Sentinel Asia, an international cooperation project launched with the aim of contributing to disaster management in the Asia-Pacific region using space technology.

Interview

  • Dr. Manzul Kumar Hazarika, Mr. Syams Nashrrullah, and Mr. Chathumal Madhuranga (GIC-AIT)


The Geoinformatics Center of the Asian Institute of Technology (GIC-AIT) is one of the founding members of Sentinel Asia and has worked as one of the leading Data Analysis Node (DAN) members. It has been providing Value-Added Products (VAPs) in response to Sentinel Asia’s Emergency Observation Requests (EORs). It also provides valuable inputs to Sentinel Asia in addition to working as Project Manager (PM) when an EOR is escalated to the Disasters Charter. The Sentinel Asia secretariat interviewed GIC-AIT regarding their past and future contributions to Sentinel Asia.

Dr. Manzul Kumar Hazarika
Director, Geoinformatics Center
Mr. Syams Nashrrullah
Program Officer/Team Leader
Mr. Chathumal Madhuranga
Research Associate

Sentinel Asia Secretariat
GIC-AIT is one of the founding members of Sentinel Asia and continues to contribute to disaster monitoring in the Asia-Pacific region. As an academic institution, could you explain the motivation behind your contribution to Sentinel Asia?


Dr. Manzul Kumar Hazarika
First of all, GIC-AIT has been partnering with JAXA since 1997 to build capacity on applications of satellite data in Asia and the Pacific region. Prior to the launch of Sentinel Asia in 2006, GIC-AIT had a good network of organizations and professionals in the region.
Accordingly, GIC-AIT was in an advantageous position to introduce these organizations and professionals to Sentinel Asia from the region.

Disaster Management being one of the major portfolios of GIC-AIT, naturally, GIC-AIT was excited when Sentinel Asia was established, and since then, it has been contributing continuously to the disaster response activities in the region.


Sentinel Asia Secretariat
The Sentinel Asia Secretariat very much appreciates your contribution, including responding to disasters as a Principal Data Analysis Node (P-DAN) and PM when EORs are escalated to the Disasters Charter, negotiating the related institutions, and producing Value-Added Products (VAPs). Could you list some cases that left a strong impression and/or made a significant contribution to the disaster-affected countries/regions?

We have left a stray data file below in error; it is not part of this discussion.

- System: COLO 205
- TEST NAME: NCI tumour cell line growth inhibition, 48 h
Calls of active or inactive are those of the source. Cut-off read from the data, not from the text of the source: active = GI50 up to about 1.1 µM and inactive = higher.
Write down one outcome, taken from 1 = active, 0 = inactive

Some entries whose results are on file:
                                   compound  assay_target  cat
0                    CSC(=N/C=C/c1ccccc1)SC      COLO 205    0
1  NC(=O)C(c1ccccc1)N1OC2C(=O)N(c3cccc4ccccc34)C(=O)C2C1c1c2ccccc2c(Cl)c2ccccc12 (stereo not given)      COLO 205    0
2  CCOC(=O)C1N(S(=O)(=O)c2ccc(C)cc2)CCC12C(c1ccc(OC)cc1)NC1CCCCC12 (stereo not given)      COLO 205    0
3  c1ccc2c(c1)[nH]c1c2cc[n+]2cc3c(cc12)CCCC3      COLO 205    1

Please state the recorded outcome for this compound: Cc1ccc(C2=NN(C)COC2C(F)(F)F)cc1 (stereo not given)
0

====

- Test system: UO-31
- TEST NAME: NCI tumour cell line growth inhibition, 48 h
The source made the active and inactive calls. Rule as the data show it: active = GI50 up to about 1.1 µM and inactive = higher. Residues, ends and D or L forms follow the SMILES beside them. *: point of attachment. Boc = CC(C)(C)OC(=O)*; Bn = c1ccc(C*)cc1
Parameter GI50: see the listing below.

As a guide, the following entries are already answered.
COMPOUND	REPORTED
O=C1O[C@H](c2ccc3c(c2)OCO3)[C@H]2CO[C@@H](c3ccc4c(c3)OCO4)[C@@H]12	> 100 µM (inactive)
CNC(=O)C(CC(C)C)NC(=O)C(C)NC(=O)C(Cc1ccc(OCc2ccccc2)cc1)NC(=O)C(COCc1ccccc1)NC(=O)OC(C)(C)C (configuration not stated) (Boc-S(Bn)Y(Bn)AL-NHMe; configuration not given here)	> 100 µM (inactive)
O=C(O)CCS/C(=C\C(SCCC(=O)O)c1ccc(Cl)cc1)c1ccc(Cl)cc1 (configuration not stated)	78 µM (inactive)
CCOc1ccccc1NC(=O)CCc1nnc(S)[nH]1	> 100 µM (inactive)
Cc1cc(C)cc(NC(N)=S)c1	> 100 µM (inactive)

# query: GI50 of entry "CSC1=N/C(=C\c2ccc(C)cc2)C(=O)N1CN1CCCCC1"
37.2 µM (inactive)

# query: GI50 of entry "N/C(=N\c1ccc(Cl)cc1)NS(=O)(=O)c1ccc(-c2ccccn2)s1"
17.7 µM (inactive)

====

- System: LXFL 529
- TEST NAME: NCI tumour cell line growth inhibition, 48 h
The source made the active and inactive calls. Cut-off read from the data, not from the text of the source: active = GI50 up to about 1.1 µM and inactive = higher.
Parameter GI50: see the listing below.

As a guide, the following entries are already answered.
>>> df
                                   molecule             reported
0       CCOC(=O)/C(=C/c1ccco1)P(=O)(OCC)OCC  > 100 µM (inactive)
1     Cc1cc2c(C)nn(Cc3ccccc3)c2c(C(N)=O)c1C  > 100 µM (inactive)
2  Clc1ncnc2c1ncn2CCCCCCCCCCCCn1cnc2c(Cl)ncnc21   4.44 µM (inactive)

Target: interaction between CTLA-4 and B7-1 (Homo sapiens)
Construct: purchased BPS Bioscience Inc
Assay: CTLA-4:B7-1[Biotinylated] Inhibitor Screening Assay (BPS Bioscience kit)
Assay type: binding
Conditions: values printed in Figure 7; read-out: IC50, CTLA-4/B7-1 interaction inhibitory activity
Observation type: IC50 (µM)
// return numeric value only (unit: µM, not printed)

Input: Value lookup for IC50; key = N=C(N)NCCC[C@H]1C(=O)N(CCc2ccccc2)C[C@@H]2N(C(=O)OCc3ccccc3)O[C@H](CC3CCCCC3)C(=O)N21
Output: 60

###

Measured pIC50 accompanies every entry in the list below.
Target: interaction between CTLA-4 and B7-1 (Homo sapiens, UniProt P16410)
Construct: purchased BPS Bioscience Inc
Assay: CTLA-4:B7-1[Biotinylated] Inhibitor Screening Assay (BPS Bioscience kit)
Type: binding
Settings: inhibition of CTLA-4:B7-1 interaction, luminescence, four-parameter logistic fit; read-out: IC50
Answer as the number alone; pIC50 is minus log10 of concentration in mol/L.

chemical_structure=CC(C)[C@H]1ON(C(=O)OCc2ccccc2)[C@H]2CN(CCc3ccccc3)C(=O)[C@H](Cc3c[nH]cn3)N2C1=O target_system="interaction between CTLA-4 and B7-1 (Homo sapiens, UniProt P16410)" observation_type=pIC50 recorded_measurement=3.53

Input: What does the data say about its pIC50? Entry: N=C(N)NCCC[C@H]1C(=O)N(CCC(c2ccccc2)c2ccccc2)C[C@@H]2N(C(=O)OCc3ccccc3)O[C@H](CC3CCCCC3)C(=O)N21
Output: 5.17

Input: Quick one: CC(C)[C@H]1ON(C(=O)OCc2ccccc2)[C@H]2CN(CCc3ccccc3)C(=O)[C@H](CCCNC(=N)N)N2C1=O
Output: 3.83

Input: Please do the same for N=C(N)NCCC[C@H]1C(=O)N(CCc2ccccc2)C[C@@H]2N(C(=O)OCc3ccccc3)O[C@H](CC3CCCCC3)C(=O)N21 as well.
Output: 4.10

Dr. Manzul Kumar Hazarika
GIC-AIT has been contributing to the response to about 20 disasters per year through Sentinel Asia and the International Disaster Charter for more than a decade. One of its greatest contributions was the response to the earthquake and tsunami in Sulawesi in Indonesia in 2018. This was a rare opportunity for GIC-AIT to send a team to the ground within a week of the disaster to conduct ground verifications. We visited hundreds of locations and took more than 400 photographs in collaboration with Indonesian agencies and institutes. The developed VAPs were extensively used by the local administration, government agencies, and even donors to assess the extent of the damage. We still have a dedicated website where all these products can be accessed.

In another case, GIC-AIT contributed immensely to the response to the flood disaster in Sri Lanka in 2017, which affected nearly half of the country, including Colombo, by combining information regarding the extent of flooding derived from the satellite data with crowdsourced data from the ground through a mobile application and compiling them into a Web-based Geographic Information System (WebGIS) platform for wider dissemination. It was very successful.


Sentinel Asia Secretariat
Did you have any direct communication with the local governments in the countries?


Dr. Manzul Kumar Hazarika
Yes. GIC-AIT is in an advantageous position than other organizations in the region because we work very closely with national agencies from the south and south-east Asian countries. Whenever they need help, we are always there to assist to develop value-added products. We have direct communication as well as a good working relationship with them. Providing data or value-added products is not sufficient, and it is essential to get ground information for validating the products. That is important, and this can be accomplished only by working with national agencies.


Mr. Syams Nashrrullah
Just to add to the earthquake case in Sulawesi, the value-added products developed by AIT and other international agencies were used for emergency response by the local government agencies, but thereafter, some of these products are being used for reconstruction monitoring.


Sentinel Asia Secretariat
You have produced many VAPs that clearly show the damage situation. Could you tell us about some key points that have been devised or emphasized in producing VAPs and analyzing data?